Piano Concerti 1 & 2 Capriccio Brilliant Rondo Bri CD, Import
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Felix Mendelssohn : Capriccio Brillant, Op.22 - Concerto pour piano n°1, Op.25 - Rondo Brillant, Op.29 - Concerto pour piano, Op.40 - Sérénade et Allegro giocoso, Op.43 / Stephen Hough, piano - City of Birmingham Symphony Orchestra, dir. Lawrence Foster
Mendelssohn was called a "spoiled genius" by the famous musical scholar Tovey. Aside from a few out and out masterpieces, it's hard to find a single late work of his that doesn't overreach itself in one way or another. But that doesn't mean that there aren't many more fine works than he's usually given credit for, and the piano concertos certainly fall into this category. Modest in ambition and full of that feather-light filigree that Mendelssohn did better than anyone, when played with the verve and commitment that Stephen Hough brings to them, they sound like great music, plain and simple. The two Brillante works that come with the concertos live up to their titles. A fine disc. --David Hurwitz
Stephen Hough is possessed of a digital dexterity that perfectly suits the endless cascades of notes to be heard, and enjoyed, in all the outer movements of these two concertos. He also plays the central movements with sympathetic simplicity. His slightly cool approach suits the style of the music very well as there is more than a little of the Classical period about their composition. Mendelssohn was very much on the cusp of the transition from the Classical to Romantic periods and, as such, this disc only just qualifies as an entry into the 'Romantic Period Concertos' category.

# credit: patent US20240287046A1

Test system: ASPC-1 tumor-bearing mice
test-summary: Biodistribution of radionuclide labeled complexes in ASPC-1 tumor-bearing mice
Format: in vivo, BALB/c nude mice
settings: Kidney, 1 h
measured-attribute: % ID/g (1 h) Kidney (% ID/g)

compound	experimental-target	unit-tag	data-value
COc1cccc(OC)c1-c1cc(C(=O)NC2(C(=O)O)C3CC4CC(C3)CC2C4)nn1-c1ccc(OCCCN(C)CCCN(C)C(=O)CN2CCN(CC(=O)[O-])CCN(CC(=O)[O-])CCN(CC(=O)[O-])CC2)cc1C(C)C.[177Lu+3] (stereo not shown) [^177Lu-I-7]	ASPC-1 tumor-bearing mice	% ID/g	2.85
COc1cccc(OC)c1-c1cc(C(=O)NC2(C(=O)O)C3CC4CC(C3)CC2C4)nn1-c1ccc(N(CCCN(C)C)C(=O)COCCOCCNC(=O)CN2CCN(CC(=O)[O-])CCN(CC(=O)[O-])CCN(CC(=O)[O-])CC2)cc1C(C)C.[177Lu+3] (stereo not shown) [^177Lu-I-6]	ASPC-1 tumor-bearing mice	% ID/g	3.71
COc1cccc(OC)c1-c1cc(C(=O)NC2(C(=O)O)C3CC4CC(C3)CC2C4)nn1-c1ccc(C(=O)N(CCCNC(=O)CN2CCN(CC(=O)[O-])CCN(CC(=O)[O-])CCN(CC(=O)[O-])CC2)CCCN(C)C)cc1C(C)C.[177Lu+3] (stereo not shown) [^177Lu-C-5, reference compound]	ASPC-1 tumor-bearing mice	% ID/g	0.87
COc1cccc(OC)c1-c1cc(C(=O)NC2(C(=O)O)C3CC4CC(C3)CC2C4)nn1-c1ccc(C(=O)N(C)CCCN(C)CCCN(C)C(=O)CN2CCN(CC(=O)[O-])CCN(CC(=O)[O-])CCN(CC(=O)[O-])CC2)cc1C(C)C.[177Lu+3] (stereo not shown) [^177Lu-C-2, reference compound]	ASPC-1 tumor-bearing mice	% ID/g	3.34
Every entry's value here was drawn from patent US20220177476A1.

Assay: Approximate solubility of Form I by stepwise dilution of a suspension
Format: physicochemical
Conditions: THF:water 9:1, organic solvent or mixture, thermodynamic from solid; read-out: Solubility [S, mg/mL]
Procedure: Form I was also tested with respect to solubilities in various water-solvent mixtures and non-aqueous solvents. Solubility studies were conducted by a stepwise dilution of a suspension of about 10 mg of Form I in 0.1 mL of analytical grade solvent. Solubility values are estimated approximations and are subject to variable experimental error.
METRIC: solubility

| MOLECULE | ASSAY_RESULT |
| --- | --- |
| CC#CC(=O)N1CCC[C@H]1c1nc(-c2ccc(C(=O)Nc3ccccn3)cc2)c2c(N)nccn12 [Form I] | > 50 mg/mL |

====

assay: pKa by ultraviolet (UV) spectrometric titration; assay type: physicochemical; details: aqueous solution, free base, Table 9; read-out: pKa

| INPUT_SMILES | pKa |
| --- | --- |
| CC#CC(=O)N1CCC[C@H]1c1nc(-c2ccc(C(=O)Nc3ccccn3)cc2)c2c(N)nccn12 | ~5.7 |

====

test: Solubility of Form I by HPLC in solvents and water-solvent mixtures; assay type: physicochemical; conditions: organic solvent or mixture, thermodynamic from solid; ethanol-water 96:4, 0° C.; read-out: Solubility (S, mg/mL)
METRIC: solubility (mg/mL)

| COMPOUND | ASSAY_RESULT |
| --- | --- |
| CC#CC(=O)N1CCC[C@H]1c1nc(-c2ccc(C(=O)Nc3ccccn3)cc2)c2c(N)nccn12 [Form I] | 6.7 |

The disc is generously filled at 75 minutes and the additional pieces are compositions of note including the popular Capriccio Brillant and the Rondo Brillant. The concluding Serenade and Allegro giocoso is less well known but shares the same stream of melody and pyrotechnics. All these pieces are played with appropriate brilliance and flair by Hough who is well supported by Foster and the orchestra. The recording is well up to good Hyperion standards.
I would therefore suggest that this fine disc is likely to give many people a great deal of pleasure and that it warrants a place on any short-list of discs of this repertoire that purchasers might wish to consider seriously either as an 'only' buy or as part of a collection of comparative performances.